Then we have our petty differences. You're Muslim, she's Christian, he's Buddhist, she's a Pagan, and then there's democrats and republicans, Jews and anti-semites, Blacks and White supremacists, and the list could go on for miles and miles and miles. We are, as a species, so preoccupied by these differences that global efforts become nearly impossible. The U.S. and select countries work relatively well together (mostly England, Canada, and, on occasion, Europe, and probably Australia, but I have no evidence of that), but there are countries that don't work well with the U.S. And then there are countries that don't work well with certain other countries, and so on. So, even as certain organizations and perhaps nations try to pave the way to protecting the Earth and it's species there are people getting in the way of it for one reason or another. One day it's someone committing genocide, the next day someone is ticked off cause so-and-so wants to build something that that someone doesn't like (and rather than trying to negotiate on good terms, said someone sticks a big foot down and refuses to budge, making the option for friendly relations very difficult, since the so-and-so has also set down a big foot).
The biggest hurtle for humanity is getting over itself, and perhaps this sounds like preaching (it sort of is). Let's just say for this argument that global warming is 100% humanity's fault. We did it, we're killing the planet, and there's no argument. It's proven. What do you want us to do about it?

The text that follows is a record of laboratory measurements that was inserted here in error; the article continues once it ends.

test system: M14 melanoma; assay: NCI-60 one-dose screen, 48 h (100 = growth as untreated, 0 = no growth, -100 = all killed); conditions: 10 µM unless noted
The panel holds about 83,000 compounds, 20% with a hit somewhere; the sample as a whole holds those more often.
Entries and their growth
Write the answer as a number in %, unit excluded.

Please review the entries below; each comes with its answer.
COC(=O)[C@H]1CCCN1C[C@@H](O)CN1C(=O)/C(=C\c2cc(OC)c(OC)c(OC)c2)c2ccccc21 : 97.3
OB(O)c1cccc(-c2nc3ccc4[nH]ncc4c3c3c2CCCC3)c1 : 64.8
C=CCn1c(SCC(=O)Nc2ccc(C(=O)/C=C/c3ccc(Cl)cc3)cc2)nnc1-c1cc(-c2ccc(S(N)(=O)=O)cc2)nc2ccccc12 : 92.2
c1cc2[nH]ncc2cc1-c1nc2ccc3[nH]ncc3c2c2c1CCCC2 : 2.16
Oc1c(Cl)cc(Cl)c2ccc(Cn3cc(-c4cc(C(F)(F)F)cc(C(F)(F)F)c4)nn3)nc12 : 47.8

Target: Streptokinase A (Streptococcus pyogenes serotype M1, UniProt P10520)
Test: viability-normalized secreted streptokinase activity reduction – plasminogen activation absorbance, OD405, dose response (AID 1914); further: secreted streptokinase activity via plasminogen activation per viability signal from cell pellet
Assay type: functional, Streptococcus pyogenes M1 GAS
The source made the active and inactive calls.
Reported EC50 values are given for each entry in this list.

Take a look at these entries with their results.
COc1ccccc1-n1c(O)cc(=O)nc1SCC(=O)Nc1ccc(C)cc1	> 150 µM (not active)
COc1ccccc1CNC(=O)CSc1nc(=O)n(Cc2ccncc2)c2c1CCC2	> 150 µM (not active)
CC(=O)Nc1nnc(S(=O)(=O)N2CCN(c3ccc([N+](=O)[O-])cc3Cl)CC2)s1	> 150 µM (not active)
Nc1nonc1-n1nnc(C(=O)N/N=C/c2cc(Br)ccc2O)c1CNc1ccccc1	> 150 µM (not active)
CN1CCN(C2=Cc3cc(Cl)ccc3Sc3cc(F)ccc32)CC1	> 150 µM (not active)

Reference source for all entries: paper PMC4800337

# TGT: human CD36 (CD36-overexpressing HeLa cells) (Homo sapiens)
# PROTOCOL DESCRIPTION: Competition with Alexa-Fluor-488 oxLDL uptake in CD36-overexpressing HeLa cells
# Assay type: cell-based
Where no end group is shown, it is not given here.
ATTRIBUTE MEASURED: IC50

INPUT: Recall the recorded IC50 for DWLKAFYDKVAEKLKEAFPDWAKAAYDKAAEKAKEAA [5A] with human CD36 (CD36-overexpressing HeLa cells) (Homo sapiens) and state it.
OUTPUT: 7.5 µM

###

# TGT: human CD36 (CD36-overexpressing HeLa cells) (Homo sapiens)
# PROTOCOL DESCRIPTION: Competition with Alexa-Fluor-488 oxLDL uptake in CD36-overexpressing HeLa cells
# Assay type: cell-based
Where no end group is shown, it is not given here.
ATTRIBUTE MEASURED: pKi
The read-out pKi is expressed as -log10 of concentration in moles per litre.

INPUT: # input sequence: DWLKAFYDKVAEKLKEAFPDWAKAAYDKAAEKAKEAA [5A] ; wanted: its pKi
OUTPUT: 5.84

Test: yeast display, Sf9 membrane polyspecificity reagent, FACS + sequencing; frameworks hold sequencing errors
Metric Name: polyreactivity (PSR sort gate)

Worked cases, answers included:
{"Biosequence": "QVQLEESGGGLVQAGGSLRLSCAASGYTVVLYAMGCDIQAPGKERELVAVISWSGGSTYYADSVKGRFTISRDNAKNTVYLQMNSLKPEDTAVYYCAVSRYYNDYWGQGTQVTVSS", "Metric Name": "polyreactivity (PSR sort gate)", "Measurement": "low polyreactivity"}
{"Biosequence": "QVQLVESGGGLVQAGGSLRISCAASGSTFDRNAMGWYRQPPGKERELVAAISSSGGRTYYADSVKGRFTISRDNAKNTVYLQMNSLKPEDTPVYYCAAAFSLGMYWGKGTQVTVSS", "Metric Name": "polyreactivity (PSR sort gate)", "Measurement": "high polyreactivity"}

Even if the U.S. and her friendly allies (I say friendly because we have a lot of allies who are more like business partners with questionable takes on morality) all sat down and said "no more carbon emissions" and switched to solar powered cars (assuming that's possible and functional), it wouldn't matter. China and India would be burning the heck out of anything they could shove in a car because they're industries are so large. We think it's hard to make a transition in the U.S., but imagine if you have almost 2 billion people to do it with? Might be a little difficult, even with China's government. And if we put pressure on China (I think India is paving the way for alternatives more so than China, and is probably more willing to cooperate) it probably wouldn't work. China is China. Beautiful country, amazing culture, but a very strict, single-direction government that is very adamant about maintaining its authority and keeping the country profitable. We're talking a lot of huge problems with trying to make the world change. Some say lead by example, but that only works if people all believe similar things, which most of us don't. The U.S. could pave the way, but there will be dozens of countries who won't change out of spite, as petty as that sounds (and they probably have some good reasons to be spiteful, even if they are a bit petty). Israel could pave the way too, but we all know what the would do (probably nothing but spark more violence as the country becomes completely independent of foreign aid and even more technologically advanced). We're talking a lot of issues in the world and probably the biggest hurtle this species will ever face.